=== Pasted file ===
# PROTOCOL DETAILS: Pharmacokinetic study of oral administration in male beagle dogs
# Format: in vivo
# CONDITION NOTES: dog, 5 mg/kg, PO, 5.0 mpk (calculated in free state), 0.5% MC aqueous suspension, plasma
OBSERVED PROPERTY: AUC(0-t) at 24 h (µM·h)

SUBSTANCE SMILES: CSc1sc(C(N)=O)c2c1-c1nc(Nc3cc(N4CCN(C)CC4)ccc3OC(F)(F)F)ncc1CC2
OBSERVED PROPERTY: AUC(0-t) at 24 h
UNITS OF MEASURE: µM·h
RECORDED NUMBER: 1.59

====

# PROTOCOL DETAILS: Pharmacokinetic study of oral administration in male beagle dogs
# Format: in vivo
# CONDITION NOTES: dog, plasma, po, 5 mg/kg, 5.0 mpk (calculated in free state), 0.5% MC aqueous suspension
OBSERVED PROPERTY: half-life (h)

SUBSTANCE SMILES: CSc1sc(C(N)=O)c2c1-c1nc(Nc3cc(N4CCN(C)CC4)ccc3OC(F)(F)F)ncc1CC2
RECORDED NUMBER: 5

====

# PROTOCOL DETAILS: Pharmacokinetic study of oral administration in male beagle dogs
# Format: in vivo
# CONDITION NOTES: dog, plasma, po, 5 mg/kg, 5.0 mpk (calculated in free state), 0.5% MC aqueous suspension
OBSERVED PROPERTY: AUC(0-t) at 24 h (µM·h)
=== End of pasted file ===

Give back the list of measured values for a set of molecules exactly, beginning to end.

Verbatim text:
# PROTOCOL DETAILS: Pharmacokinetic study of oral administration in male beagle dogs
# Format: in vivo
# CONDITION NOTES: dog, 5 mg/kg, PO, 5.0 mpk (calculated in free state), 0.5% MC aqueous suspension, plasma
OBSERVED PROPERTY: AUC(0-t) at 24 h (µM·h)

SUBSTANCE SMILES: CSc1sc(C(N)=O)c2c1-c1nc(Nc3cc(N4CCN(C)CC4)ccc3OC(F)(F)F)ncc1CC2
OBSERVED PROPERTY: AUC(0-t) at 24 h
UNITS OF MEASURE: µM·h
RECORDED NUMBER: 1.59

====

# PROTOCOL DETAILS: Pharmacokinetic study of oral administration in male beagle dogs
# Format: in vivo
# CONDITION NOTES: dog, plasma, po, 5 mg/kg, 5.0 mpk (calculated in free state), 0.5% MC aqueous suspension
OBSERVED PROPERTY: half-life (h)

SUBSTANCE SMILES: CSc1sc(C(N)=O)c2c1-c1nc(Nc3cc(N4CCN(C)CC4)ccc3OC(F)(F)F)ncc1CC2
RECORDED NUMBER: 5

====

# PROTOCOL DETAILS: Pharmacokinetic study of oral administration in male beagle dogs
# Format: in vivo
# CONDITION NOTES: dog, plasma, po, 5 mg/kg, 5.0 mpk (calculated in free state), 0.5% MC aqueous suspension
OBSERVED PROPERTY: AUC(0-t) at 24 h (µM·h)